Whether it’s as big as a site launch or as small as a new page, there is a right way to approach a new web project.
It’s the new year, and you might be hoping to freshen up some aspects of your enterprise website. We love the enthusiasm — but don’t skip the preparation! Before you start, there are steps you can take to ensure your next project goes smoothly. We recently caught up with Maria Gonzalez, Head of Web Design here at Webflow, to share four universal best practices for any team setting out to make a change to their website.
1. Start with a structured brief
"It always starts off with a brief," Maria says. "The brief asks for the objectives of the project, the problem we're trying to solve, the metrics, the goals, and any SEO considerations that we need to keep in mind as well."
While the name might be “brief,” it's important to go into sufficient detail. You should define the general problem your customer is facing, but also the shortcomings of your existing solution. Then, explain in clear language how your proposed offering (this new website or page) will solve your user's problem. That's the "what" of your solution.
To answer the “how,” describe the value proposition of your project. What problems will this new website solve for your users? How would you explain this if you were talking to them directly? Your answers here can serve as inspiration for your copywriting team to find the right tone and positioning for your users.
It's critical to also define any risks and dependencies so that stakeholders understand what external factors might affect project success. If these are articulated ahead of time, you can define an effective strategy to eliminate or get ahead of any roadblocks so they don't jeopardize your hard work.
2. Size projects appropriately and keep stakeholders informed
Once the brief is ready, stakeholders should come together to review it and define the scope. You should scope your projects based on the functional requirements, need for new design work, and existing workload. Do you need to build entirely new visual assets or can you reuse a template with new copy and a few tweaks of creative elements?
"If we're only making copy updates or updating visuals on a page, that's a very small project that takes us a day," Maria says. A large project — “the classic example is a homepage” — would be something that's brand new, without an existing template, where there’s a need to create new components and patterns.
If you’re making a point to reuse components often (see tip #3), you’ll find that most projects fall somewhere in the middle. "Let's say we had a Marketing Solutions page, and we want to build an Engineering Solutions page. We follow the same established template but with new copy and new creative,” Maria explains. In situations like these, she recommends budgeting more time for the design (e.g., 2 weeks) than the implementation (1 week or less).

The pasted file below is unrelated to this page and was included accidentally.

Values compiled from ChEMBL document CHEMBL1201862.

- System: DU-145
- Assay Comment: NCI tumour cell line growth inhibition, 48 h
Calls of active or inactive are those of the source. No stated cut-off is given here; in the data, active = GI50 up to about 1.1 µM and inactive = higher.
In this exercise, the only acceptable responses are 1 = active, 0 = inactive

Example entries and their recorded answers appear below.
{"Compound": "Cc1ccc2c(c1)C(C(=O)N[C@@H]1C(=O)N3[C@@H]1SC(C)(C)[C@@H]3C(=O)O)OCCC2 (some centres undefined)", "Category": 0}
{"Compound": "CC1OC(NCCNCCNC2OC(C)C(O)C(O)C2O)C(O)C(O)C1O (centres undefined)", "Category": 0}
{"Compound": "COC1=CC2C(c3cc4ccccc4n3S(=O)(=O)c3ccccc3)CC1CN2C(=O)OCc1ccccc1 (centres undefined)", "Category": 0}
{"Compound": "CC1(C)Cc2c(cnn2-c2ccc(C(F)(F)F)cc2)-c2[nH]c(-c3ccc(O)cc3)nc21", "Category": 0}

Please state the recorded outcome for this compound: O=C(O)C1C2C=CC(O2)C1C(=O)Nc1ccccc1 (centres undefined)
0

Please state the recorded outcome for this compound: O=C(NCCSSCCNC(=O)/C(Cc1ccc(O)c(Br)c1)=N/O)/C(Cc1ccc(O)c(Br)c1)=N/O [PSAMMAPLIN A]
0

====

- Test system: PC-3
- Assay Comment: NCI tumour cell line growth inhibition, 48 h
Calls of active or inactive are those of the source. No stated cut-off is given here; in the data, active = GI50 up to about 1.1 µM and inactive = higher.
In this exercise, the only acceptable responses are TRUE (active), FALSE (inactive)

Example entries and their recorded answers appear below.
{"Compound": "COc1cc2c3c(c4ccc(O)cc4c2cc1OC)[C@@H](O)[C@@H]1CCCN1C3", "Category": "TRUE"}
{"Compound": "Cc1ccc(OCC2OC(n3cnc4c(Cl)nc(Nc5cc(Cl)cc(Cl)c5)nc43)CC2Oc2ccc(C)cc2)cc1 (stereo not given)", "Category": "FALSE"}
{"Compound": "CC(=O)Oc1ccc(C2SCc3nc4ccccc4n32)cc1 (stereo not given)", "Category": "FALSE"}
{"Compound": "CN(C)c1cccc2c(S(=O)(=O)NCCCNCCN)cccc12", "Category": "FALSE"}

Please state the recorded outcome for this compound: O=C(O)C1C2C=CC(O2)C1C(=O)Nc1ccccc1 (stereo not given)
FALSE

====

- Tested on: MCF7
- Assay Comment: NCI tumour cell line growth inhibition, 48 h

Once scoped, it’s essential to specify the project timeline in a project management tool like Asana. This roadmap serves as a project tracker so stakeholders can be informed of progress throughout the project's lifecycle.
3. Reuse and recycle components as much as possible
In the interest of delivery speed and visual cohesiveness, you should define and reuse shareable components within your platform. As much as possible, you want to refrain from "building from scratch" and leverage assets that already exist — components, templates, style classes, etc.
If you have a well-defined project brief, you should have a crisp understanding of the user problem and proposed design solution, which can guide designers towards the right components. If possible, you might even want to include a list of potential reusable components in the brief, and/or give an idea of what pages this new one should resemble.
Another benefit of using components is that they can empower your cross-functional partners. Maria explains: "We created templates for our partners in marketing. Now, they can update pages in our Resource Library, for example, without needing to rely on engineers or designers for everything."
4. Use the design brief as a tool for ongoing alignment
As you start development, especially on a larger project, there are always going to be questions that come up that you didn’t anticipate. Even if you’re reusing components as much as possible, you might need to build something new where there’s a discrepancy between what the designers envisioned and what the developers can actually implement.
When in doubt, refer back to the brief, Maria recommends. Focus on the definition of the problem that you are trying to solve for your customers. How important is this particular component to solving this problem? Is there another way to get the same result that won’t compromise scale?
This is why it’s so important to circulate your brief ahead of time and ensure buy-in. The brief will remain your source of truth throughout the project — guiding designers as they tweak wireframes, developers or engineers as they test new builds or make UI adjustments, or copywriters as they refine content.
The best web plan is a detailed one
No matter what web project you’re tackling, you can set your team up for success with a well-structured brief. This becomes the foundation for how you scope your project and stay on track through launch. And if you see ways to reuse components, you can save time and empower stakeholders in marketing to own more of the website — a win-win.
Now that you’ve covered the basics, want a deep dive on reinventing your web development processes and web team? Check out our ebook on Reimagining web development teams.